Exercise During Pregnancy

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Since my last post outlining my experience of the first 20 weeks of pregnancy I’ve had tons of questions about how pregnancy has effected my exercise routine.  So here it is, my approach to exercise during pregnancy.Exercise while Pregnant

When I unexpectedly found out I was pregnant,  I was scared and nervous about all the changes that lie ahead, BUT I adapted. I realized that despite all odds this little egg managed to burrow into my uterine lining while I was training for, and ran, a half marathon.  This knowledge reassured me that this little baby was going to be strong and resilient, and by continuing with my exercise routine I would be keeping it safe and healthy. I openly discuss my fitness routine with my family doctor and Obstetrician, both were supportive and encouraging explaining that exercise will not only make labour and recovery easier on me, but for baby too! I want to preface by saying that I worked out 5-6 days a week for 60-90 minutes a day, in addition to teaching a minimum of 2 indoor cycling classes a week before  becoming pregnant. I wouldn’t recommended starting a new exercise routine once you’re pregnant, and of course be sure to run everything by your OB first.

I’ve taken a workshop on pregnancy and weight training, so between my personal training knowledge and this specialized training I was confidently able to continue with my workouts while consulting with my Doctor.

21 weeks pregnant

21 weeks pregnant

Exercise during the first trimester was relatively the same as before I became pregnant.  The biggest changes being to the intensity and duration of my cardio. I continued with my 5-6 days a week for 60-90 minutes a day, plus teaching, keeping my heart rate below 75%  of maximum (138-156 beats per min.).  I also changed my weight program to a less intense workout, below is a sample. During this time I was conscious to listen to my body, if I  needed more rest then I skipped a workout.

Sample routine for 1st Trimester

Sample routine for 1st Trimester

Indoor cycling 23 weeks

Indoor cycling 23 weeks

During the second trimester I’ve brought it down to 4-5 days a week for 60 minutes a day, and continue to teach twice a week.  Keeping  my heart rate below 70% of max. (138-156 beats per min.) changing my weight program to accommodate my changing center of gravity.   I eliminated long runs after 20 weeks, at 23 weeks I eliminated running entirely; not because I couldn’t run, but because the constant feeling of needing to pee interfered with the enjoyment.  I replaced running with the stepmill, elliptical, and incline walking alternating as needed.  As I said I have continued to teach indoor cycling,  modifying posture to eliminate as much forward flexion as possible, while keeping my intensity in a safe range.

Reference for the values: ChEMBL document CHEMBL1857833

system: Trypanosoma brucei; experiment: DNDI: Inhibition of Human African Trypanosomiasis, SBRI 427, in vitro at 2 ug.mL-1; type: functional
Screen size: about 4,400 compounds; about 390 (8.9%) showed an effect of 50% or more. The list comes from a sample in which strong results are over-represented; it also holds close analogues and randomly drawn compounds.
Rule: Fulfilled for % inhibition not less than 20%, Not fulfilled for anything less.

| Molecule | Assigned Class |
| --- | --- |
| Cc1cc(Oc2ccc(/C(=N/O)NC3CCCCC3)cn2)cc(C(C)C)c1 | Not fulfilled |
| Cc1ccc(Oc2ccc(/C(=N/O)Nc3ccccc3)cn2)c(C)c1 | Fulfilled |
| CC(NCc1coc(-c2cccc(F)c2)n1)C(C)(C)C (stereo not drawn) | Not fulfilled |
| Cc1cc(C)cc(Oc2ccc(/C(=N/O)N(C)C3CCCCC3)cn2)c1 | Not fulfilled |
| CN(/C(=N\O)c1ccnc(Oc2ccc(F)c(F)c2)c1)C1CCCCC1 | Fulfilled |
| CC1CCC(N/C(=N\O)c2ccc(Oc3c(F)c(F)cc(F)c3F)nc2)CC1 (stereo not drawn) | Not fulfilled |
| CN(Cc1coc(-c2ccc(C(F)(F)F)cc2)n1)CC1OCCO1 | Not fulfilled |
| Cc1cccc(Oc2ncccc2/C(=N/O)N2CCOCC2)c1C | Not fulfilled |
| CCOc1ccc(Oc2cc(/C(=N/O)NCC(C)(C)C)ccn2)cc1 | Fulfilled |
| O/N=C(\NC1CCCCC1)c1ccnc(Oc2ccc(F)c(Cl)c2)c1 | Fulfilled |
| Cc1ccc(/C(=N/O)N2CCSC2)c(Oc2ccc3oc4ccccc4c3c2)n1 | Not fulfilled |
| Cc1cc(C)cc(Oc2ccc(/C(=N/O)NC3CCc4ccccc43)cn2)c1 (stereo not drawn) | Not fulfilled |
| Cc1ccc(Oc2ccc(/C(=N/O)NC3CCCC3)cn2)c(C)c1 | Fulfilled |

Sample Routine 2nd 3rd trimester

Sample Routine 2nd 3rd trimester

Arm slides on wall

Arm slides on wall

During pregnancy, there is an increase in joint laxity brought on by an increased secretion of the hormone relaxin. This makes joints less stable, heightening the possibility of strain and tear of muscles, tendons, and ligaments.  With this knowledge I have continued to change up my weight routine focusing on high repetitions and lower weights, paying special attention to form. I have also incorporated several pregnancy specific exercises that many of the books I have been reading have suggested.

Cat/Cow pose

Cat/Cow pose

  modifications I have made to Exercise During Pregnancy :

19 weeks pregnant

19 weeks pregnant

  • removed or modified exercises in the supine position (lying on back) as this position can obstruct venous return from the uterus by compressing the vena cava.
  • Exercises that require forward flexion at hips and/or waist. With my added weight this can place increased stress on my lumbar spine, and can also result in dizziness and/or heartburn.
  • Stopped weight bearing exercises requiring me to lift weights over my belly, eliminating any chance of potentially dropping the weights.
  • Focusing my attention on regulating my breathing for all lifting. To avoid unnecessary increases to my heart rate and blood pressure, which could decrease blood flow, and potentially be dangerous to the fetus
  • Eliminated overhead lifting exercises after 23 weeks. With my postural changes this type of movement can put excessive stress on my lower back, and overhead movements tend to exacerbate lumbar stresses.

As I have said before, every woman’s pregnancy experience is different, I know I didn’t cover everything and might have missed something that you were hoping I would share. Please ask questions and offer alternative suggestions. If you are interested in more information on this topic I suggest checking out the American Congress of Obstetricians and Gynecologists website.

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